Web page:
Reviewed: The Look of Love

Mags to riches.

The Look of Love (18)
dir: Michael Winterbottom

An 11th-hour change of title befell Michael Winterbottom’s film about the life of Paul Raymond, the club owner, property magnate and porn baron, when it emerged that Raymond’s son had first dibs on The King of Soho. But that title would have seemed too celebratory for a film that already becomes excitable whenever it depicts its subject’s escapades through the convention of montage.

The Look of Love is a more thoughtful fit for a picture that at least tries to make sense of the warped relationship between Raymond (Steve Coogan) and his daughter, Debbie (Imogen Poots). The film suggests that having inducted her into his hedonistic, druggy lifestyle as a show of devotion denied to his other children, he failed to notice the damage it was doing. He couldn’t see the addict for the coke.

That said, the movie gets off to a disastrous start. The authentically groovy title sequence, accompanied by a sax-heavy easy-listening score, is perfect. Jacqueline Abrahams’s production design and Stephanie Collie’s costumes are persuasive from the off – the speed with which labyrinthine wallpaper patterns, leopard-print furniture and men’s furs come to appear normal is retrospectively frightening. But the structural choices made by the screenwriter, Matt Greenhalgh, who has form in the biopic genre, after Control and Nowhere Boy, betray his script’s identity crisis. The film begins after Debbie’s death, with Raymond sequestered in a velvet-walled sanctuary watching a documentary about her life. No sooner has this started than the action switches to a second documentary, this time about Raymond, his career and domestic happiness with his wife, Jean (Anna Friel). Even Citizen Kane only needed one documentary-within-the-film, for goodness sake.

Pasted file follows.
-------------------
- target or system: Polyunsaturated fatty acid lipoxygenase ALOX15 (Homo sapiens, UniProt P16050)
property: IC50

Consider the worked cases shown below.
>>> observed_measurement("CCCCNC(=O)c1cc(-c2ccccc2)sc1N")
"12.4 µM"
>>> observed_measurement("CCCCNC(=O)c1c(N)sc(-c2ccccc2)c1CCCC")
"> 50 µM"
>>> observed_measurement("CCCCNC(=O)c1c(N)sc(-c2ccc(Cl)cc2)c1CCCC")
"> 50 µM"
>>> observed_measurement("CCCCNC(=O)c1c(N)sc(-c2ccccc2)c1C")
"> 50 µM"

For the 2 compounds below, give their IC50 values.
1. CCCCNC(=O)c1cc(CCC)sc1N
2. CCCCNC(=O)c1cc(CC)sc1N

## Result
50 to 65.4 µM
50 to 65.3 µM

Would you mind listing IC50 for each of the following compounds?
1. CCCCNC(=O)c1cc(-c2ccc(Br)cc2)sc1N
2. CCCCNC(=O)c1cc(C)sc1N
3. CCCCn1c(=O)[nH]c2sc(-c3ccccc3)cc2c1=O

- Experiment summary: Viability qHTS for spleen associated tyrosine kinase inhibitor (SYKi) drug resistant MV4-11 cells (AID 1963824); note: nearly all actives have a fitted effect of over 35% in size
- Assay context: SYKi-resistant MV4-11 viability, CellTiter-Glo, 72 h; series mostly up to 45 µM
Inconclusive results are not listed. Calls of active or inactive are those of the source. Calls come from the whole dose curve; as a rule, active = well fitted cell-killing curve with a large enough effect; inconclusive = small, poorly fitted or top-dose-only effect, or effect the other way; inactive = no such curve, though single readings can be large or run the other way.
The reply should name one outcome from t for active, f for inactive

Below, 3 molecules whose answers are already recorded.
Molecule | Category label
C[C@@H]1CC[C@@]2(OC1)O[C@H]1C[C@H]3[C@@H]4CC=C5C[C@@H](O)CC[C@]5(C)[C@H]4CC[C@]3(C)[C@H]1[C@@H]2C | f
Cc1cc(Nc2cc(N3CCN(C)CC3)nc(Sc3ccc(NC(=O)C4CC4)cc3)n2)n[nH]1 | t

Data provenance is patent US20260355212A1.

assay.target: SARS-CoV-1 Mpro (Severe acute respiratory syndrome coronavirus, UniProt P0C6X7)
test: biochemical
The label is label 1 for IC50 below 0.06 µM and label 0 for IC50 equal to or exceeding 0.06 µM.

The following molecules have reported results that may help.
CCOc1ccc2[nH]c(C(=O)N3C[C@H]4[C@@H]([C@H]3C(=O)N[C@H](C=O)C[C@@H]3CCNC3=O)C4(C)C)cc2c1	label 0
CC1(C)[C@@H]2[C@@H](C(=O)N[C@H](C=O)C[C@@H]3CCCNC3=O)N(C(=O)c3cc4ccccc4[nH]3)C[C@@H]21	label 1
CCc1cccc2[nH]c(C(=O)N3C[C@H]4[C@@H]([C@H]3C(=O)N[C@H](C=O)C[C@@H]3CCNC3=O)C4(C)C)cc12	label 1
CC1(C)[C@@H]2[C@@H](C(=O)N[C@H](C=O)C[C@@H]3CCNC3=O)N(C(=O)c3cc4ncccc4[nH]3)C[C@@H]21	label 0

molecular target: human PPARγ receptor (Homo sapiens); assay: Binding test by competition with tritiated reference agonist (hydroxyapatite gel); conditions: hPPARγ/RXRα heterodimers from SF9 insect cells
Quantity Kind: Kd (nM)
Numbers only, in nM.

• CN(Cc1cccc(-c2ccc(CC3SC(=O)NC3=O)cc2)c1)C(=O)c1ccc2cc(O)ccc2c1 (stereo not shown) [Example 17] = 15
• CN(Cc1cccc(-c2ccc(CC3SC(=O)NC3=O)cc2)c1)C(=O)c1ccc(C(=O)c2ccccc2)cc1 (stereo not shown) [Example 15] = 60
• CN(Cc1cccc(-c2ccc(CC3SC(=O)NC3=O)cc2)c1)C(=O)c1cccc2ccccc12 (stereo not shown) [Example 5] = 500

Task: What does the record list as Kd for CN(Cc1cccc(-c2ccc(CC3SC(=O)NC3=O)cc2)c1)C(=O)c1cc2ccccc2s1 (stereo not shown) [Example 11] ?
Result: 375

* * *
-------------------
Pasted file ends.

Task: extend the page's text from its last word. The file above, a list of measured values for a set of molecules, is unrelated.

Raymond and Jean share an understanding about his extra-curricular activities with the dancers who populate his establishments – notably the members’ club the Raymond Revuebar, which he opened in Soho in 1958. The understanding extends to Raymond doing whatever he likes and Jean being a good sport about it. When he climbs into bed long after her, it is almost shocking to hear her chirrup without malice: “Was she nice?” The next time it happens, she is not placated by Raymond admitting that he doesn’t know whether or not Fiona (Tamsin Egerton), that evening’s companion, is good in bed. If he didn’t sleep with her, she must be special.

Sure enough, Raymond leaves Jean and their children for Fiona. Exiting court after the divorce hearing, he can’t help correcting a reporter who calls the settlement agreed in his ex-wife’s favour one of the largest in British history: “I think you’ll find it’s the largest.” His bragging extends even to his losses. But then it’s the same sensibility that enables him to turn ashes into gold dust: when a tabloid newspaper sneers at the “arbitrary displays of naked flesh” in one of his dodgy theatrical productions, he splashes the line all over the posters. “House Full” signs go up in no time.

When Debbie is old enough, Raymond brings her into the business as the only clothed participant of one of his nude musicals. At a press conference, he responds with alarm to the question of whether she will appear naked, and Winterbottom cuts to Debbie giving an almost imperceptible wince at this display of protectiveness doubling as a slight; she’s like the schoolchild who is happy to be excused from PE for all eternity by an everlasting sick note but resentful of the outsider status, the perceived privilege, that this confers on her.